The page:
Loan agreements – 6 key clauses to watch

Businesses enter into loan agreements on a regular basis, but it’s crucial that that you review any loan agreement you sign off on.

You may not be able to negotiate the terms if a bank is lending you the capital and you’re running a small or medium business, but you can certainly look around for better terms.

If another company is lending you the capital (for instance to finance a sale), then you’ll have much more scope to negotiate.

This article sets out a checklist of 6 key clauses to keep an eye out for when reviewing a loan agreement.

1. Interest and default interest

Obviously the interest clause is key to the whole loan agreement. The vast majority of loan agreements are either fixed rate, or floating rate. A fixed rate loan agreement requires the borrower to repay interest a set rate, which doesn’t change, regardless of economic circumstances (i.e. 10% fixed).

A floating rate loan requires the borrower to pay interest based on a floating rate which will be calculated by adding a fixed fee to a benchmark rate. In Australia the standard benchmark rate is BBSW, which moves in line with the RBA’s cash rate target.

Whenever the RBA decreases the cash rate target, BBSW will also decrease, and hence the amount of interest the borrower is required to pay will also decrease. The reverse is of course also true. A floating rate loan agreement is more flexible and generally works better for businesses that are exposed to economic fluctuations.

It’s also important you check out the default interest clause. Default interest is charged if a borrower misses a payment on any amount which is due. It’s important that the default interest rate actually reflects the costs to the lender of not receiving payment in time, otherwise it won’t be enforceable.

2. Repayment

You need to carefully check whether the loan in question is repayable on demand or at the end of a fixed term. If the loan is repayable on demand, you need to be in a position to repay it at any time. This makes planning your business expenditures extremely difficult. Generally you will want to enter into a fixed term loan.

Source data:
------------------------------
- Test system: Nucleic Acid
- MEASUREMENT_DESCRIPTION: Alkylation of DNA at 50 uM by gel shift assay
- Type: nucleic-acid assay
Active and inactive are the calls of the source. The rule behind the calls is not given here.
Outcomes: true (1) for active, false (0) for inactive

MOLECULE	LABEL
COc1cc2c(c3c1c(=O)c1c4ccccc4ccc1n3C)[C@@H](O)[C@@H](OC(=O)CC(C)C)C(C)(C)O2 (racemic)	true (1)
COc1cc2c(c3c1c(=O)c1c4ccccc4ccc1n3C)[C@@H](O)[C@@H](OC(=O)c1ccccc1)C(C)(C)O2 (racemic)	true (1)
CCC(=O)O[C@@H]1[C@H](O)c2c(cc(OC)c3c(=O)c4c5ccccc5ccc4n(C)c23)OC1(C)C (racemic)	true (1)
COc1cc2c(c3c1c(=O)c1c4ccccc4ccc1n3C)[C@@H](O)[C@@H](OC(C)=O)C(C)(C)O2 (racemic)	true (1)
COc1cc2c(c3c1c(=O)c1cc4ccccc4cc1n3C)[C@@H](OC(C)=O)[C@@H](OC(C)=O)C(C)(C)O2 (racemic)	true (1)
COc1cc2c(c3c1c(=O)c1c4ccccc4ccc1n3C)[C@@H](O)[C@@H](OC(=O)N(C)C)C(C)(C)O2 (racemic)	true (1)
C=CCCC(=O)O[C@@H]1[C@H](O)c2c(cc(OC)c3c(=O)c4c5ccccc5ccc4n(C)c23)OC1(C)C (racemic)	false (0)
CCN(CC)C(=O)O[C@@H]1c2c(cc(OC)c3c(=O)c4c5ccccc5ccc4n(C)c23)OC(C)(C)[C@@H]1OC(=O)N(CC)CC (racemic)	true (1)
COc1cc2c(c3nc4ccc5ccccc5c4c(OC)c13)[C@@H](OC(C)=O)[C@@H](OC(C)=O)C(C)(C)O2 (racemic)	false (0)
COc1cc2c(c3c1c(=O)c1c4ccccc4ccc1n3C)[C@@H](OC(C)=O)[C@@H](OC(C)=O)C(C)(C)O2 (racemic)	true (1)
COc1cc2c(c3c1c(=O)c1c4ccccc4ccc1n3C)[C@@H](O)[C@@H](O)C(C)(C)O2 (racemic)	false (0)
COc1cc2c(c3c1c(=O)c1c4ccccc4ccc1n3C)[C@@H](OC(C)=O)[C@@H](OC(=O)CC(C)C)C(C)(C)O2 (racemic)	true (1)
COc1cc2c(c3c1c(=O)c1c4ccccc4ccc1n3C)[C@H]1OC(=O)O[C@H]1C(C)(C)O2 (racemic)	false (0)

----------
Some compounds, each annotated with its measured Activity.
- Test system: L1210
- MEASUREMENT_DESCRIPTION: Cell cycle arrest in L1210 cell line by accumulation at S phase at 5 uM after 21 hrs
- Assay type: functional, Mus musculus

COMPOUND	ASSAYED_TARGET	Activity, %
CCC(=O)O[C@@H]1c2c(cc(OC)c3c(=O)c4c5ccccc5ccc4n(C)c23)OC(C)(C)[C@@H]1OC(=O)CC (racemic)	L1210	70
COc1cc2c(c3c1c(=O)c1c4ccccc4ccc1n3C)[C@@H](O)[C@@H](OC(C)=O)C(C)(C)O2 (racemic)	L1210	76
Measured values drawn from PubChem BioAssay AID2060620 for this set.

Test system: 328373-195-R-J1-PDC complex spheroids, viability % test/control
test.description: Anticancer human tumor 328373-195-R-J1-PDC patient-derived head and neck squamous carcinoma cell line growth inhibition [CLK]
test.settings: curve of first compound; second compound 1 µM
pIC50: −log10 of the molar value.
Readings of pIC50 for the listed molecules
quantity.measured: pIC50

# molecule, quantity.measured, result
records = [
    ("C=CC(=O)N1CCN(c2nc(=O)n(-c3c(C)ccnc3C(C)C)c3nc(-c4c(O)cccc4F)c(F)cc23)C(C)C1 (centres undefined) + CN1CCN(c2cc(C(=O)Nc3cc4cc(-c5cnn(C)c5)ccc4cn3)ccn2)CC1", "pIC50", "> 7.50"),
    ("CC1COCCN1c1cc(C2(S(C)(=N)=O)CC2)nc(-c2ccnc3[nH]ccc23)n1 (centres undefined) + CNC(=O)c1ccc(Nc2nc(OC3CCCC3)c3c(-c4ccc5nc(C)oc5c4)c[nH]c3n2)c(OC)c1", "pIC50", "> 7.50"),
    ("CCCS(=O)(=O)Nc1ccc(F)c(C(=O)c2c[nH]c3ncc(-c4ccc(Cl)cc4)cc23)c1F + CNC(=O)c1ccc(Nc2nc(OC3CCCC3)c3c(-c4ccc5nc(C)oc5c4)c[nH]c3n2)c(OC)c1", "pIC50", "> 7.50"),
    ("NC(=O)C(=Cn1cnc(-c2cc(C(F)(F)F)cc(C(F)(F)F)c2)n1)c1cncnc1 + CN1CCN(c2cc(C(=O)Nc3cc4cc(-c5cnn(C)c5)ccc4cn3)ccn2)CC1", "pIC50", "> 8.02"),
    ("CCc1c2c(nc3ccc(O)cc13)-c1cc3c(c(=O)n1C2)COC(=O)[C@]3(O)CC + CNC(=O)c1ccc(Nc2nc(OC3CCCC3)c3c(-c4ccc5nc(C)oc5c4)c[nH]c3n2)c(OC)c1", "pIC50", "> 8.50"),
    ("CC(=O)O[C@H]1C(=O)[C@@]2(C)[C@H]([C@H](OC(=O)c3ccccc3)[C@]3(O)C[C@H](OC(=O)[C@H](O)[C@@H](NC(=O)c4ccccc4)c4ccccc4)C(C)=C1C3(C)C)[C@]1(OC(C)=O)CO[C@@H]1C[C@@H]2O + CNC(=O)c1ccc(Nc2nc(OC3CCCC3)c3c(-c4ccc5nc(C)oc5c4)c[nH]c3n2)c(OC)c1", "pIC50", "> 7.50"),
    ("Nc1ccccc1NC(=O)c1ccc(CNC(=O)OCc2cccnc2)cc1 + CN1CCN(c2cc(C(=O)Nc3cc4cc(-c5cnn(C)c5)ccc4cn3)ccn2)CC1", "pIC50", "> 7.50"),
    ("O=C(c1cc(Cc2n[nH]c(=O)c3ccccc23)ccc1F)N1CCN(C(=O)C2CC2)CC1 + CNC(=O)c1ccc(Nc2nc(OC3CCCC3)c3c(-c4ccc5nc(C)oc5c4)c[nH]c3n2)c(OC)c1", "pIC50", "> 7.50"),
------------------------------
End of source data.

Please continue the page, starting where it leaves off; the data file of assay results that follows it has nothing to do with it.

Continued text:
3. Commitment

Simple loans are generally committed, which means that as soon as the two parties enter into the loan, the borrower has the right to draw down on it. More complex loans, however, are uncommitted, which means that the borrower has to provide certain documents and information (known as Conditions Precedent) before the loan can be drawn down on.

4. Prepayment

If you enter into a loan agreement and later find a cheaper source of funds, you’re obviously going to want to be able to repay the loan as quicly as possible using the cheaper funds. In order to do this, you need to have a prepayment clause drafted into the loan agreement. Sometimes there will be a prepayment fee payable if you choose to prepay. Obviously as a borrower you will want this fee to be as low as possible

5. Security

Many loans are either secured against the assets of the borrower, or require the borrower to provide a personal guarantee. As a borrower, it’s in your best interests to not provide security, however you are likely to have to pay a higher interest rate if the loan is unsecured.

6. Syndication

Finally, it’s important to check if your loan can be syndicated or novated/assigned. Banks will insist of this, as they regularly sell loans, securitise them and repackage them. It’s not generally a bit issue if a bank’s looking to syndicate your loan, but if you’re getting a loan from a company, it’s something you may wish to object to. If a lender sells your loan to one of your competitors, you can be put in a difficult position.

Key learning

It’s important that you make sure any loan agreement you enter into protects your interests. This checklist can assist, but it’s also important that you have a lawyer review the loan agreement.